Women are more likely to be affected by irritable bowel syndrome (IBS) than men. It’s a stand-out fact in even the most cursory online fact-finding mission about IBS, classified as a disorder that causes a disturbance in bowel function. With symptoms ranging from mild to disabling, IBS can cause discomfort for some and be disabling for others.
In recognition of IBS Awareness Month, gastroenterologist Mindy Lee, M.D., Assistant Professor of Clinical Medicine in the Division of Gastroenterology and Hepatology at Weill Cornell Medicine (WCM), answers questions about how women experience IBS differently from men, and how that can affect their treatment.
This is a complex question with a multifactorial answer.
First, women are more likely to seek medical help regarding IBS symptoms compared to men, who tend to under-report their symptoms.
Second, many clinical trials related to IBS include more women than men, which may introduce bias into the studies and skew prevalence of the condition.
And third, sex hormones (estrogen v. testosterone), gastrointestinal motility [the movement of food throughout the digestive system], visceral perception, and responses to stress all play a role.
Studies suggest that women tend to experience more IBS with constipation, while men tend to experience more IBS with diarrhea.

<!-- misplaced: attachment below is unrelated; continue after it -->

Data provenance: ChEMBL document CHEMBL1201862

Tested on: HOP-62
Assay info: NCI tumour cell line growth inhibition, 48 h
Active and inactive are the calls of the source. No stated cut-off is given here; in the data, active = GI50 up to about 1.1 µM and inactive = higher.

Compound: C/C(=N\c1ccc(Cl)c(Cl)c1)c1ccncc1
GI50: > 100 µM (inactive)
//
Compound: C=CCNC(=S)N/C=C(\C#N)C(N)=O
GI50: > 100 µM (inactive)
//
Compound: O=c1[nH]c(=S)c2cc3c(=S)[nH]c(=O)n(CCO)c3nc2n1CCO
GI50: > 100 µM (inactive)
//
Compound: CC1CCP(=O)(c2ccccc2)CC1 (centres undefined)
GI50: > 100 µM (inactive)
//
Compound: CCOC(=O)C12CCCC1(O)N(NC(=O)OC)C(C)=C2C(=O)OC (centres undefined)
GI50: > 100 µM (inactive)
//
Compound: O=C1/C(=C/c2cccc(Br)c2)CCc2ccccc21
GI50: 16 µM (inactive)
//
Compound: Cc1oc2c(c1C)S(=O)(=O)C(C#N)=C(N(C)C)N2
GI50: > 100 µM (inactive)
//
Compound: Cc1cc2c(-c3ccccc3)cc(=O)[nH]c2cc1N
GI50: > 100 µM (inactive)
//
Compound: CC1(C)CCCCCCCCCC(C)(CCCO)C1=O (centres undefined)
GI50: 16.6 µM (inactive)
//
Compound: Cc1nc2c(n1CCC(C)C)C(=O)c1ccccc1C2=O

Prevalence of mixed IBS tends to be about the same in women and men. This is likely related to fluctuations in estrogen and progesterone in women. Overall women have slower gastrointestinal (GI) transit compared to men, which means that the time for food/content to move through the digestive tract takes longer in women. Another example would be that pregnant women tend to have more constipation, mainly due to the rise in progesterone level.
In general, immediate before a woman menstruates, there’s a higher level of estrogen and progesterone that causes more bloating and constipation. Then hormone levels start to fall at the onset of menstruation, and during their periods, women tend to have more symptoms of diarrhea and increased pain sensitivity.
Studies also suggest women who have painful periods also are more likely to have GI-related symptoms before their periods. Some studies suggest that higher estrogen increases pain sensitivity to pain, while testosterone possess some protective properties against pain perception.
Symptoms of abdominal pain tend to be similar in men and women. But women tend to experience more bloating, nausea, constipation, and extraintestinal symptoms [symptoms that affect other parts of the body].
Women also are more psychologically affected by GI symptoms—they report more depression and anxiety, and a decreased quality of life.
Yes—it’s important to manage the psychological factors of IBS; pay attention to women’s menstrual cycles; and know whether they are pre- or post-menopausal. Certain medications work better in women than men, such as, Alosetron, which is a 5HT3 antagonist, or Tegaserod , which is a 5HT4 agonist, which are more effective for women for reasons that are not completely clear.
Many research studies are examining sex differences in IBS. Researchers also are looking to ensure more equal representation of men and women in IBS studies to minimize bias. And there are studies evaluating how pre- and post-menopausal status may affect IBS.
It is linked to other forms of chronic pain including fibromyalgia, interstitial cystitis etc.